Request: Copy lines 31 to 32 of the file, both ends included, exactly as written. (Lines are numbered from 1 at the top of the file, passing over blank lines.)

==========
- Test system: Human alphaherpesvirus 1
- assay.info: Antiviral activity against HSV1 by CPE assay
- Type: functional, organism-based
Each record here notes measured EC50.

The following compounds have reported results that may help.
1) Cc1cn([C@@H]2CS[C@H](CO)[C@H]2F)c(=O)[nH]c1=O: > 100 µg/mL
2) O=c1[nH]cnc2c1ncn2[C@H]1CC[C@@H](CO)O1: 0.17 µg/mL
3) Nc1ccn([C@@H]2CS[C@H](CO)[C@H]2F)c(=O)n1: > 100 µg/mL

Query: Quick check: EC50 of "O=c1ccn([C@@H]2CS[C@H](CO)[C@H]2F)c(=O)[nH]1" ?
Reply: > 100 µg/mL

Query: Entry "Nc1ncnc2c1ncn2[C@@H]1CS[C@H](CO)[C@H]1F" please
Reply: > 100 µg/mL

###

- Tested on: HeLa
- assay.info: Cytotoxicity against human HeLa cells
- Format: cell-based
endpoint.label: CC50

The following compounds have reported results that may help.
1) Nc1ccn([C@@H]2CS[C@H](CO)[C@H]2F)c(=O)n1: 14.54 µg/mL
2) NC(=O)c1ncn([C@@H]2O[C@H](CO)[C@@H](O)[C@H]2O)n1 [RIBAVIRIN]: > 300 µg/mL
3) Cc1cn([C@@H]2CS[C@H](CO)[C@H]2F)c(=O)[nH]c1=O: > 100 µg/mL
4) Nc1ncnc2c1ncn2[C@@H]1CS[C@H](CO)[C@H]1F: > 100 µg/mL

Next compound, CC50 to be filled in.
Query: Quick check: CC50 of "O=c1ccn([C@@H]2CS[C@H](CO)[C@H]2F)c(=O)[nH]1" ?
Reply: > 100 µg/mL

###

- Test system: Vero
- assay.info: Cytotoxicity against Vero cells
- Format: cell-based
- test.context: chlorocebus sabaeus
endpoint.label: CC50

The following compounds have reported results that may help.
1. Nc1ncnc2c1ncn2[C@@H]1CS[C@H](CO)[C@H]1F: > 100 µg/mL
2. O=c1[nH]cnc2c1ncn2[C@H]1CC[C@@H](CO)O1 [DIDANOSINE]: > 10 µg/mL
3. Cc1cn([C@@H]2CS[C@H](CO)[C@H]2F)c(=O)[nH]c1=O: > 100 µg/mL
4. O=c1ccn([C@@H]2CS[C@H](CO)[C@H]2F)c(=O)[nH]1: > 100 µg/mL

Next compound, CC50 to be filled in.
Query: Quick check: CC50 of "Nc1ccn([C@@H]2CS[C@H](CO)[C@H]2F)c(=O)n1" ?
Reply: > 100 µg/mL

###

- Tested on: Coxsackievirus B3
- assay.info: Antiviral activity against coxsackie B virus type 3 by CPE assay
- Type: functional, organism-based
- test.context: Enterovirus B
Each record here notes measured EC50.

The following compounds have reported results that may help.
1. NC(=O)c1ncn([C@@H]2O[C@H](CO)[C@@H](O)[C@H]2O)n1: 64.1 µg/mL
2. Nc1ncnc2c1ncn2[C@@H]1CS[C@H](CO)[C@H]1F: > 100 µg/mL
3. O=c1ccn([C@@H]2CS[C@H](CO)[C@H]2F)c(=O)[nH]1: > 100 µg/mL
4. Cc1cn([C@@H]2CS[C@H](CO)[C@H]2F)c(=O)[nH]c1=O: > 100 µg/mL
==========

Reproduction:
endpoint.label: CC50

The following compounds have reported results that may help.